The Bitter Pill is written, so we are told, by a junior doctor in the Republic’s Health Service (H/T Cian’s blog round up). S/he takes the IMO’s recent objections to Mary Harney’s proposed contract to task, one by one. The crunchiest point is probably number 2:
In Ireland we should be looking to move towards a comprehensive, round the clock health service. Consultants have no right to complain about a shift system or being asked to work weekends. A forty hour work week is fair and necessary. I don’t see how consultants can complain about being made to work five days a week. Junior doctors already work excess of 60 – 100 hours per week. They also work weekends. Nurses too work on a shift system and that includes weekend work.
Whether the rate of pay should vary depending on the hours being at night or over a weekend is a separate issue and needs lengthy debate. But the reality of a shift system cannot be avoided and consultants are going to have to give up the cushy atmosphere they currently enjoy. However, a shift system can only work if the government employs enough doctors to cover the required work. Fair rostering of a forty hour week will then ensure that no doctor is working every other weekend.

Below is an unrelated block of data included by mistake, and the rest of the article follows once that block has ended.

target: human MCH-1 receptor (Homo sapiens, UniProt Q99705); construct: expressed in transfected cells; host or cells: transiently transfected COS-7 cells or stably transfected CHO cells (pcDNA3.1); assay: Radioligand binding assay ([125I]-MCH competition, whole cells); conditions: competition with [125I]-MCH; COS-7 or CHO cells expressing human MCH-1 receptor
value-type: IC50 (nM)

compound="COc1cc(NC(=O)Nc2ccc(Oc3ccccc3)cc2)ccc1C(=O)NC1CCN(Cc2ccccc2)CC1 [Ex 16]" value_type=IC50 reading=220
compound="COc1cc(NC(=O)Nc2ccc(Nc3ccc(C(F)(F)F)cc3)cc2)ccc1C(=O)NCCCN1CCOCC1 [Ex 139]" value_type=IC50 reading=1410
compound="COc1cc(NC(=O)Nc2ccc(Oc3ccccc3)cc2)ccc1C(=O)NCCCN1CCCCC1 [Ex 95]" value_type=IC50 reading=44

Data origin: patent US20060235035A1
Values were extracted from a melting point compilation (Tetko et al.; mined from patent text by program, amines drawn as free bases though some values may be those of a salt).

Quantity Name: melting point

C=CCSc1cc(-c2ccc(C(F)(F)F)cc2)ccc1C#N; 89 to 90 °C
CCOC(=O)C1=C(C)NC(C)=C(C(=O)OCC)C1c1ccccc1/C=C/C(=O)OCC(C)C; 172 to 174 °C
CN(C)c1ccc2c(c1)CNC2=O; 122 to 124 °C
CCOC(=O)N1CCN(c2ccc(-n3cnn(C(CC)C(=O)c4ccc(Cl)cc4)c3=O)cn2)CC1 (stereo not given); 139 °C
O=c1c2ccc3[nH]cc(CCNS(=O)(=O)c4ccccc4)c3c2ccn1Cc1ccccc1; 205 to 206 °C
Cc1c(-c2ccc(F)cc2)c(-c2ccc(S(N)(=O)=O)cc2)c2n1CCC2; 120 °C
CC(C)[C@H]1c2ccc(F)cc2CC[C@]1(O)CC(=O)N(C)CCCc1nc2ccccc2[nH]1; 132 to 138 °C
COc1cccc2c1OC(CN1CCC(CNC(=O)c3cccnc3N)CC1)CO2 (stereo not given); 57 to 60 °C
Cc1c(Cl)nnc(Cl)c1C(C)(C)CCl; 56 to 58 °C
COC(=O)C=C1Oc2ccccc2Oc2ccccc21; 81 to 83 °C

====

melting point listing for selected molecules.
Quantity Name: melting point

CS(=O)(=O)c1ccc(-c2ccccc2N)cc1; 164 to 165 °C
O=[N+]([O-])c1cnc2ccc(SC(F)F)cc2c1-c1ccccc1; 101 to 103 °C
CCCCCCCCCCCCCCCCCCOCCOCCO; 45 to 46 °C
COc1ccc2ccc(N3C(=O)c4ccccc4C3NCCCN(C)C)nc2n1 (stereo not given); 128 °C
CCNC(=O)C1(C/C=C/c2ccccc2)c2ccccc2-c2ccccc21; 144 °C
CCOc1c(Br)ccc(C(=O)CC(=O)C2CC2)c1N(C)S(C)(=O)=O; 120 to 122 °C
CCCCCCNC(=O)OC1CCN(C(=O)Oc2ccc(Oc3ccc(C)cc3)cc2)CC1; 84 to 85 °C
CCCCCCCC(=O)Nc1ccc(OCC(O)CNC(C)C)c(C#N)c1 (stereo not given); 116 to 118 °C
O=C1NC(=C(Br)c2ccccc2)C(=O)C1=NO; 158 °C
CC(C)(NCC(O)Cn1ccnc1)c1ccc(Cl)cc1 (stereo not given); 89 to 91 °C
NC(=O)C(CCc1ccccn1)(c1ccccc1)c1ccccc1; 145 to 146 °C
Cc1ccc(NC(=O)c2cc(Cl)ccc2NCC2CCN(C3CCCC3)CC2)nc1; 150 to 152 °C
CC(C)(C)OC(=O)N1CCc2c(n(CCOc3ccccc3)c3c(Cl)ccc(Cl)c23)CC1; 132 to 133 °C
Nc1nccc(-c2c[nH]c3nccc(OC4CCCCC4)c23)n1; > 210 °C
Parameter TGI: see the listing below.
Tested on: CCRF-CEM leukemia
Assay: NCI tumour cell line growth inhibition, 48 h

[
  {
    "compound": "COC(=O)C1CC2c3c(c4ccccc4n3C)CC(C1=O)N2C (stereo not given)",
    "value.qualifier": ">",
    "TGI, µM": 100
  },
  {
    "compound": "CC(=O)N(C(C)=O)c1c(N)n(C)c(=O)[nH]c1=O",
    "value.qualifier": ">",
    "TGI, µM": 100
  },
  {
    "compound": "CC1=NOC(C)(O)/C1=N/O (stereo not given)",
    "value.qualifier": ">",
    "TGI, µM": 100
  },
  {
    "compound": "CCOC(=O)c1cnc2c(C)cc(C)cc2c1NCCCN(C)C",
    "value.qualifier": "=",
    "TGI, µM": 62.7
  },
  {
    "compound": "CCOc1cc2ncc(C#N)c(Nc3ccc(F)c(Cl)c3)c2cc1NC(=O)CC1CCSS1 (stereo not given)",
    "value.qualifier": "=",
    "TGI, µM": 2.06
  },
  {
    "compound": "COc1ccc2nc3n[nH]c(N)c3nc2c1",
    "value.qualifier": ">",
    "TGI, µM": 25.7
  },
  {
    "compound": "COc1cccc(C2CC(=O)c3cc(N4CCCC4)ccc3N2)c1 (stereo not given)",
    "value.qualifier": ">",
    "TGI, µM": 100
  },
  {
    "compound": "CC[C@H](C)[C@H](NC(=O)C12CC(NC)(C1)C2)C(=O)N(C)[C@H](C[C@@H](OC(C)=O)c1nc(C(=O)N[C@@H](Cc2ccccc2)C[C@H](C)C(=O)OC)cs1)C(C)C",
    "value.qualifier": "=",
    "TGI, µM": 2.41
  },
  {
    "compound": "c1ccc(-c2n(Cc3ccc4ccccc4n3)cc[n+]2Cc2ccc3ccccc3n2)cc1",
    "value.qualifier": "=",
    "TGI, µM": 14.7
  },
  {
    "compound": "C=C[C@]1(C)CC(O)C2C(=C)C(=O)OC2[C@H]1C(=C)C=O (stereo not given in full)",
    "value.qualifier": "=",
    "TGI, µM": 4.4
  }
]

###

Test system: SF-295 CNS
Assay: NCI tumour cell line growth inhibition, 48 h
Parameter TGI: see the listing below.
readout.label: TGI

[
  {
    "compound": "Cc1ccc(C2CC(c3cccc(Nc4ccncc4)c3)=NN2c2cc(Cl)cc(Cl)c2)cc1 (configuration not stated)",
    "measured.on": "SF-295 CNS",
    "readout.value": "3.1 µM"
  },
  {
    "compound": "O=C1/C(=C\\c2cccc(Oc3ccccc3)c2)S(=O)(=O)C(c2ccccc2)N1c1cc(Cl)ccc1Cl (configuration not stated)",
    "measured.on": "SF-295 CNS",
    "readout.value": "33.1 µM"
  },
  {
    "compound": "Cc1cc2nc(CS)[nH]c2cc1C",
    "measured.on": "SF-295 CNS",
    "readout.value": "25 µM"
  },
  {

compromise is needed on both sides, but right now it looks like neither is interested. The government seem to want more to appear to be tough on consultants than to solve any problems. Consultants don’t want to take a reduction in pay and will happily hide behind the other issues as long as the government refuses to negotiate and allows them to. Either way things remain unchanged. What then I ask, is the point of so called tough/bold policies if nothing changes for the end user?
Business, no doubt, will be resumed after the election. But on who’s terms?
Mick is founding editor of Slugger. He has written papers on the impacts of the Internet on politics and the wider media and is a regular guest and speaking events across Ireland, the UK and Europe. Twitter: @MickFealty